What’s to like?
The song’s the thing, as heavy rockers Godsticks strip back their sound, raise their game in writing and arranging, and turn in their best album yet.
The low down
Godsticks have been building their presence on the edges of the progressive scene slowly but surely, and things have gathered pace since they signed to the Kscope label a couple of years ago.
When I heard the Emergence album, picked up by Kscope in 2015, I hadn’t realised that this was the culmination of six years and two prior albums, and while I do admire bands for going it alone on their terms, there is definitely advantage in having a supportive record label behind you.
Since signing to Kscope the band have recorded the excellent Faced With Rage (you can read my review of that album here) and their profile has increased through support slots with the likes of The Pineapple Thief. Principal writer, guitarist and singer, Darran Charles also pulled double duty on that tour by helping out Bruce Soord on second guitar.
The band’s music is a mixture of catchy heavy rock guitar riffs mixed with the kind of tricky time signatures and twisting solos more often associated with the technical approach of progressive metal. The trouble is, the prog-metal scene is becoming impossibly crowded these days, so bands like Godsticks have to work ever harder to come up with material that helps them stand out.
However, as soon as I started listening to their new album Inescapable, I could hear a clear progression from the sound and arrangements on the previous album. The heavy chugging guitar riffs are still a core part of the band’s sound, and kick off the opening track Denigrate exactly as you’d expect. But as the song clicks into its groove you start to notice that there’s a more open feel to the sound, and it feels less like you’re being bludgeoned by the riffs and more like being drawn into the song.
Here’s the promo video for Denigrate (careful, it gets messy!):
As the album progressed, and my ears attuned to the audio mixing, I found myself hearing subtle hints of synths in the background to add extra flavour, and greater clarity in the drumming – check out the opening drumstick motif on Relief. There’s improved separation between the two guitarists, and the guitar solos stand out more in this mix; both guitarists contribute to the solos, but you’d be hard-pressed to work out whether it’s Charles or second guitarist Gavin Bushell. Not that it matters, because each solo is carefully integrated within its song, exciting and engaging, but not too technical that it strays into showing off.
The focus on this album is very much on the songs and the singing, which is the other notable difference to previous albums. Charles’ voice is still recognisably the same, but on these nine songs he really seems to be pushing himself in his phrasing and projecting the lyrics. The vocals feel more vital to these songs than perhaps they did in the past, and are more exposed in light of the stripped back sound for the instruments, whereas before they would occasionally feel muted by the heaviness of the guitars.
Some of this can be attributed to the creative input of Kscope’s co-founder Johnny Wilks, who took an active interest in the band’s demos as they were working up the songs for this album, and encouraged Charles to push beyond his comfort zone. It’s clearly paid dividends on the basis of this album, and it’s a nice feeling to hear that the team behind my favourite label has taken time out to mentor and encourage the band to push the envelope of their abilities, when all too often a record company simply demands a new album and focuses exclusively on the marketing angle.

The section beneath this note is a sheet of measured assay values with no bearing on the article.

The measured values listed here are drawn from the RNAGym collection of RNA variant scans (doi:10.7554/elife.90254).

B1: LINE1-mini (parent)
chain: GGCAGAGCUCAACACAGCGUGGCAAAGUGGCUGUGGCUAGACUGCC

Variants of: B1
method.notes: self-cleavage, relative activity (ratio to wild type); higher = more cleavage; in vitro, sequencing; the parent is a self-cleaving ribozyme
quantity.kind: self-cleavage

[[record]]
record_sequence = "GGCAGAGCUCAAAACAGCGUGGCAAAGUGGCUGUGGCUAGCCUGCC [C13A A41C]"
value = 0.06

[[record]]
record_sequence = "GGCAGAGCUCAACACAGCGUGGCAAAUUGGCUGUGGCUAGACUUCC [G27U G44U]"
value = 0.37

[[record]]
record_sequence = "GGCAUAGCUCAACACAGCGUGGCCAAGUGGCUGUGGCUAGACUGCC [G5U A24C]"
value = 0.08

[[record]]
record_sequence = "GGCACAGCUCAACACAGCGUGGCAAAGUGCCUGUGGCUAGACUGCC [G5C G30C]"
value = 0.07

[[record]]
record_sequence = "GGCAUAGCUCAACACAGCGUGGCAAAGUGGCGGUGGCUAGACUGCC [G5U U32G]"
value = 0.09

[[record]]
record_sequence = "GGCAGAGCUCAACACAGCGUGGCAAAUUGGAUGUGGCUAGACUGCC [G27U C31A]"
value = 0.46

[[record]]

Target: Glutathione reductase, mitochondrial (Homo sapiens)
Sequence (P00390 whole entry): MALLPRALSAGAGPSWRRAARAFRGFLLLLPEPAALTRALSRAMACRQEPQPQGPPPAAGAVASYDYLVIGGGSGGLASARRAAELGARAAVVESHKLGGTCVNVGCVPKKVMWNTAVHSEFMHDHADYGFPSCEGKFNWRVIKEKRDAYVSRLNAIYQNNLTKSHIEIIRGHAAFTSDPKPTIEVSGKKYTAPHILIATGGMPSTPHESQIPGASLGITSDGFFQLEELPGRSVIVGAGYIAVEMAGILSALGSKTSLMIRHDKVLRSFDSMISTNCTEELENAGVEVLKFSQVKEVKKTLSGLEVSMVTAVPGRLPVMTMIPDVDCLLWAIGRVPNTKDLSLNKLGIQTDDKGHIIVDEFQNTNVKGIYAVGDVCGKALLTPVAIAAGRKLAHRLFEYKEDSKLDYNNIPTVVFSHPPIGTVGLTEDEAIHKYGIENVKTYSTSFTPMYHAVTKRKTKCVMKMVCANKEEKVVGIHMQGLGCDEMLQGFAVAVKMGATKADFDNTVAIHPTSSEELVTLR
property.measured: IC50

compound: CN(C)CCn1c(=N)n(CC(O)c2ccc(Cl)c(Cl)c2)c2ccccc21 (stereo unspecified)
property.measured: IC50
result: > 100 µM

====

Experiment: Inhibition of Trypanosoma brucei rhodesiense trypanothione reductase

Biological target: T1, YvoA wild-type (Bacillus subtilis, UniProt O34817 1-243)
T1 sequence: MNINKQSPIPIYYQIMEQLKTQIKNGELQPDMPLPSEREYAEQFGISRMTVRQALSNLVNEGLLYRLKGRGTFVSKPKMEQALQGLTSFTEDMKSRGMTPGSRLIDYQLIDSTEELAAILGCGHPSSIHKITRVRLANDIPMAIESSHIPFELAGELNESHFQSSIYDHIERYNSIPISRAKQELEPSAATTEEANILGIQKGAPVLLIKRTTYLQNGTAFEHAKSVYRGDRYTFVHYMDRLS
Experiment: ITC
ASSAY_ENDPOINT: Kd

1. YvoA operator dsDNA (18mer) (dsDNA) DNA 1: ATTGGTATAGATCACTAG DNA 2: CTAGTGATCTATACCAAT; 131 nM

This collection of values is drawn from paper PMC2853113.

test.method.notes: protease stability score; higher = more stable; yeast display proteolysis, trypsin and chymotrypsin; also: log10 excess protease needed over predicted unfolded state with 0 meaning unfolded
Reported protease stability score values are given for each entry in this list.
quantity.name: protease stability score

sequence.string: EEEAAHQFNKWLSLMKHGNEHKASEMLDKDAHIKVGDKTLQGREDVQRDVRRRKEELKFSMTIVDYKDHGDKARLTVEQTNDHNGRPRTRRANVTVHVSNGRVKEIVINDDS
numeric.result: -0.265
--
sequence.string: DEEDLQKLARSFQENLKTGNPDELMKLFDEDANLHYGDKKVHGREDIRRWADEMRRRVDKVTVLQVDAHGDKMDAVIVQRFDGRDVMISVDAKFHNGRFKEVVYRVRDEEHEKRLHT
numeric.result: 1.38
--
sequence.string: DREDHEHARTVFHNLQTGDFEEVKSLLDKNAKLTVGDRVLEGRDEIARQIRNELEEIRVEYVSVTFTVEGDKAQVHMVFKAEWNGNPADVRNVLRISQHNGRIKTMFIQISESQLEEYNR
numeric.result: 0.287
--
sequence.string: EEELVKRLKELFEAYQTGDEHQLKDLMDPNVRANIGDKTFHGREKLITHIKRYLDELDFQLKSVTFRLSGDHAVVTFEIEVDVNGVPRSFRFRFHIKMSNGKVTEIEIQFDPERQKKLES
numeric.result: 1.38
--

The nine songs take a bit of time to bed in with the listener, but you can quickly engage with the groove and rhythm, and go with the flow. While each player is technically gifted, it all goes into the music, with the majority of songs clocking in at a tight five minutes running time. The one exception is the lengthier Change, but even then, there’s plenty of interesting stuff going on to keep the listener engaged without the band resorting to clichés of throw-away solos and tricky time signatures just for the sake of it.
At this point, I think it’s fair to say that lumping Godsticks into the prog-metal scene isn’t doing their music justice. On the evidence of Inescapable, the band are certainly progressing their song-writing and arranging skills, and clearly they’ve worked hard to make the music sound so focussed and accessible. However, I’m not sure I’d bandy the term ‘metal’ to describe their music. It has plenty of guitar riffing and drive, but then so did the music of bands like Led Zeppelin, and it’s rare for them to be labelled a heavy metal band. Not that I’m suggesting Godsticks are emulating Zeppelin’s music – far from it – but they share a common ability to write songs that can be heavy and simultaneously groove with rhythm.
If that style of rock appeals to you, then you’ll enjoy Inescapable. The guitar riffs quickly draw you in on first listen, and the music reveals more with each successive play; and the lyrics are pleasingly audible, well sung and the sort of introspective subject matter that we can all identify with.
There’s a nice sense of pacing across the album, with the running order flexing from heavy and intense to more reflective, and then back to heavy and intense again, so it’s not as relentless as the previous albums.
And if you’re already a fan, then you’ll find plenty of familiar characteristics from those earlier albums, but with a renewed energy and confidence that suggests Godsticks are ready to reach out to a wider audience.